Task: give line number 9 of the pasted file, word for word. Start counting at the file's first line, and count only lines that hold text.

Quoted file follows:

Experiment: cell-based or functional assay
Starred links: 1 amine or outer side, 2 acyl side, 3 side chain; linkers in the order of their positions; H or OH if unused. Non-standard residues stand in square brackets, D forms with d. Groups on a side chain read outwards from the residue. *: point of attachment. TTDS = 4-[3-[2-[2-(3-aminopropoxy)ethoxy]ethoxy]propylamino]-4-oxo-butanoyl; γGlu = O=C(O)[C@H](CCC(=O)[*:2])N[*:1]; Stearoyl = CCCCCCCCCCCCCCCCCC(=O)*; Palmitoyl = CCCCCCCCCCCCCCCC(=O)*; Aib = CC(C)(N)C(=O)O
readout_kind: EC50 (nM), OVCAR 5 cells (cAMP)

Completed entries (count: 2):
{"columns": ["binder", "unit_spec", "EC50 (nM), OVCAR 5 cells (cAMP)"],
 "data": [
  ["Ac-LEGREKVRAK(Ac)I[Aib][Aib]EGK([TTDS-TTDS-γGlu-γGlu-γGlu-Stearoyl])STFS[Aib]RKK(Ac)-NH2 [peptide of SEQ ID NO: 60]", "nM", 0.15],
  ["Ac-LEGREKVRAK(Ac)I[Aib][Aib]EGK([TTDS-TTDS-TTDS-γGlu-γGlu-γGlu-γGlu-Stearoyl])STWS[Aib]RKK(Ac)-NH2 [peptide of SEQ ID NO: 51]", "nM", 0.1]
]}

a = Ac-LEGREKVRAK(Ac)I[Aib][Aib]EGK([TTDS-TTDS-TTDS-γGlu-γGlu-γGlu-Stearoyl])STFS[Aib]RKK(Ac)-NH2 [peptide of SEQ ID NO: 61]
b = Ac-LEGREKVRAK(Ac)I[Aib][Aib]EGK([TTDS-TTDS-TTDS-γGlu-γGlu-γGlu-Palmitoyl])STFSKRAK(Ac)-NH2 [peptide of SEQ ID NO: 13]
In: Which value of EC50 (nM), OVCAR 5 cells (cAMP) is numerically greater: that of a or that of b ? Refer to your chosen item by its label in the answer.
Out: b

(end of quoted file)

]}